New York Rangers centerman Filip Chytil against the San Jose Sharks,...

New York Rangers centerman Filip Chytil against the San Jose Sharks, Thursday, Oct. 20, 2022. Credit: AP/Eduardo Munoz Alvarez

Filip Chytil went 0-for-4 in the faceoff circle Thursday in the Rangers’ 3-2 overtime loss to David Quinn’s San Jose Sharks, but that’s OK. The Blueshirts’ third-line center did score a huge goal that helped the Rangers earn a point, so that was a bigger deal than losing a couple draws. And as far as faceoffs go, he was probably due an off night. 

Thursday’s game was the first this season in which Chytil finished under 50% on faceoffs. And for a guy whose career percentage at the dot entering the season was 40.7, that says something. Through five games, he has won 25-of-49 faceoffs, a 51% success rate that is second-best on the Rangers  behind Vincent Trocheck’s 51.2%.

Chytil, though, is the least impressed person at his dramatic improvement in faceoffs. He didn’t do anything special over the summer to improve, he said. He did what he always does, getting skills coach Mark Ciaccio to drop pucks for him so he could get repetitions at drawing the puck back, and working  after  practice against the other faceoff guys — Trocheck, Barclay Goodrow, Mika Zibanejad and Ryan Carpenter.

“Maybe I work a little bit on my vision, like where the puck goes on the ice and this stuff, but otherwise, it's just process,’’ he said.  “It's just that hard work, and practice all the time after [team] practices. And finally, it's paying off.’’

Chytil said the biggest change for him is that he’s in his fifth year in the league so he’s seen a lot of his draw opponents over the years and has a better idea of what they do well and what they don’t. He looks at a little video, but tries not to overdo it, because he said he doesn’t want to be thinking about too many things when he gets in the circle.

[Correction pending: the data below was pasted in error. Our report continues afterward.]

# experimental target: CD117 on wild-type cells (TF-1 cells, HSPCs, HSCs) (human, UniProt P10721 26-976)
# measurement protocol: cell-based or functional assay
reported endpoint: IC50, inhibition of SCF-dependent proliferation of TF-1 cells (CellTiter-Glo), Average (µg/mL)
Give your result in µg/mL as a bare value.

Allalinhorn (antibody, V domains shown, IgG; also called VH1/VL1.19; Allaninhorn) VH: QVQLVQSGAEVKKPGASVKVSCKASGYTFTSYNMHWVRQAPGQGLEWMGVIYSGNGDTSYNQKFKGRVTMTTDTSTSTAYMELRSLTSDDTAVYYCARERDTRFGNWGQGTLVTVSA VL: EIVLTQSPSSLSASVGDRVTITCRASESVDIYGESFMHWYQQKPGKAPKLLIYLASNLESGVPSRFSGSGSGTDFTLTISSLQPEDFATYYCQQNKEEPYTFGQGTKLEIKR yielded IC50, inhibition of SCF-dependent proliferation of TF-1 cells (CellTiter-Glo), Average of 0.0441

“I think Fil's done a great job so far this year,’’ Goodrow said. “I think he's really worked at it. He looks more confident in the circle. He looks like he thinks he  knows he's going to win the faceoff before the puck's dropped. And I think that's the biggest part.’’

Goodrow, the only Ranger to win more faceoffs than he lost against the Sharks (5-for-8) said winning draws is a bigger part of the game than a lot of people realize.

“If you're losing faceoffs, shift after shift, you're constantly chasing the puck,’’ he said. “So it's kind of an underrated stat. It kind of sets the tone for your shift. I think all of us have done a great job so far this year. I think that's definitely something we improved on last year and this year.’’

Adding Trocheck, a career 51.2% faceoff man, in the offseason has helped the Rangers improve their faceoff game as a team (although Ryan Strome, who he replaced, is winning at 52.9% with Anaheim this season. )

 But Chytil’s improvement has been a key factor. as well. His success has led the coaching staff to let him take more faceoffs, and as a team, the Rangers have won 50.9%  of their faceoffs this season, which is up from their 48.1%  last season. The numbers may come down when they get around to facing teams like Boston, Toronto and Carolina, who are always good at faceoffs. But they’re off to a good start.

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